Bdelloid rotifers have a gene catured, we are told, from bacteria 60 million years ago:
This discovery marks the first time that a horizontally transferred gene—that is, a gene acquired from another organism not through sexual reproduction—has been shown to reshape the gene regulatory system in a eukaryote.
“This is very unusual and has not been previously reported,” Arkhipova said. “Horizontally transferred genes are thought to preferentially be operational genes, not regulatory genes. It is hard to imagine how a single, horizontally transferred gene would form a new regulatory system, because the existing regulatory systems are already very complicated.”
“It’s almost unbelievable,” said co-first author Irina Yushenova, a research scientist in Arkhipova’s lab.
Yushenova explained how this process would have occurred: “Just try to picture, somewhere back in time, a piece of bacterial DNA happened to be fused to a piece of eukaryotic DNA. Both of them became joined in the rotifer’s genome and they formed a functional enzyme. That’s not so easy to do, even in the lab, and it happened naturally. And then this composite enzyme created this amazing regulatory system, and bdelloid rotifers were able to start using it to control all these jumping transposons. It’s like magic.” Diane Kenney, University of Chicago,“New DNA Modification System Discovered in Animals – “It’s Almost Unbelievable”” at SciTechDaily (March 14, 2022)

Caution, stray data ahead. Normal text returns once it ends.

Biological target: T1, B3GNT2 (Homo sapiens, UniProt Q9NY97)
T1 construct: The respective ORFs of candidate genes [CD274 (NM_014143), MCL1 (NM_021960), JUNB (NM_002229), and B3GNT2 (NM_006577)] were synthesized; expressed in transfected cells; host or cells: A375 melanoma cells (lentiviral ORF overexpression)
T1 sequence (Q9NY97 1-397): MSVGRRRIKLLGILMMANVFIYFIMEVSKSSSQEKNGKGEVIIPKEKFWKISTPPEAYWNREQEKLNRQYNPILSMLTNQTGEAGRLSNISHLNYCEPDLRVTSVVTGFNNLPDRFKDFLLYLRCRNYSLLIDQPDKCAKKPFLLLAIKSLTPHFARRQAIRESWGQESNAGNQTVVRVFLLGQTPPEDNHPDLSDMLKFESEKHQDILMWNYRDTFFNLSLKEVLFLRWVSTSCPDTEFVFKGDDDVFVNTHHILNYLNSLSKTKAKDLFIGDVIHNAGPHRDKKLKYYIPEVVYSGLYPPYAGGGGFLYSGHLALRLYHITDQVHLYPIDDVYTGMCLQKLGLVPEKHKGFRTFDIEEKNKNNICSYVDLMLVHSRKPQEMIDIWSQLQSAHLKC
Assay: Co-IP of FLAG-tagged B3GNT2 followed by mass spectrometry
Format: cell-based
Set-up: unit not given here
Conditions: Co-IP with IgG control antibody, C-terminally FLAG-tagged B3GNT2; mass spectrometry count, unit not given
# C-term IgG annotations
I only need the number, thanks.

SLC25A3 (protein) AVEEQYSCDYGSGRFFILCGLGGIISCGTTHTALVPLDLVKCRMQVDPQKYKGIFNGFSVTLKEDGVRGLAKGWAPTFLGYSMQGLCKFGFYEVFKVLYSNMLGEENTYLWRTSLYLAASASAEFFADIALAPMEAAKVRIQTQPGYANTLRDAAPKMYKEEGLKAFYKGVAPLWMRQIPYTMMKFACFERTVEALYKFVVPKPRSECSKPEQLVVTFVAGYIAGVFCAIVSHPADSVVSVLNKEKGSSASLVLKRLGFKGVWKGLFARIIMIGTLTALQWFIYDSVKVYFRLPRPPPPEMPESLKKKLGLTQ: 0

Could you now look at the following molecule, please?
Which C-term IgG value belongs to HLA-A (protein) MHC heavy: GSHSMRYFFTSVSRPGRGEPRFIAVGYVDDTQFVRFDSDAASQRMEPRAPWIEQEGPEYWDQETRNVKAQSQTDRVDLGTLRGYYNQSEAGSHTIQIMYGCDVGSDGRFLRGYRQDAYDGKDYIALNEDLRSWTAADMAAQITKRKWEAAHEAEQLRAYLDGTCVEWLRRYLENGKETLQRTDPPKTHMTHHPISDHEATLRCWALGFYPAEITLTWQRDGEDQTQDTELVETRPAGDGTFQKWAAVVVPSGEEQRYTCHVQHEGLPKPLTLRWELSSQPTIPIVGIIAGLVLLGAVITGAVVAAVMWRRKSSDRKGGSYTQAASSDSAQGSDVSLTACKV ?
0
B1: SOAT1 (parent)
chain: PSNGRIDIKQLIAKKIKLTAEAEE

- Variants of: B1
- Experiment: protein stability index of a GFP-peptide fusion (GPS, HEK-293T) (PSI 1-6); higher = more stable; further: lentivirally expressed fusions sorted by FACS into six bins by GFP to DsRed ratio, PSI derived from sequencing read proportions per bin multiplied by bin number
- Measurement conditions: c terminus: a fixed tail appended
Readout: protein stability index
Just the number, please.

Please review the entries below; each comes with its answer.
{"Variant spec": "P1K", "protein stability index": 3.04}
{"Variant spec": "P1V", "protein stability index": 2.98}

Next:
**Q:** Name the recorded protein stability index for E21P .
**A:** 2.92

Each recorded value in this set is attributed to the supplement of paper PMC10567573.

Terms like “almost unbelievable” and “magic” are rare in science. One can’t help wondering whether they are code for “This isn’t what Darwinian evolution would teach us to expect but we can’t talk about that, of course.”
The paper is open access.
You may also wish to read:
Animal DNA modifier captured from bacteria 60 million years ago (same story which continues to raise questions)
Horizontal gene transfer: Sorry, Darwin, it’s not your evolution any more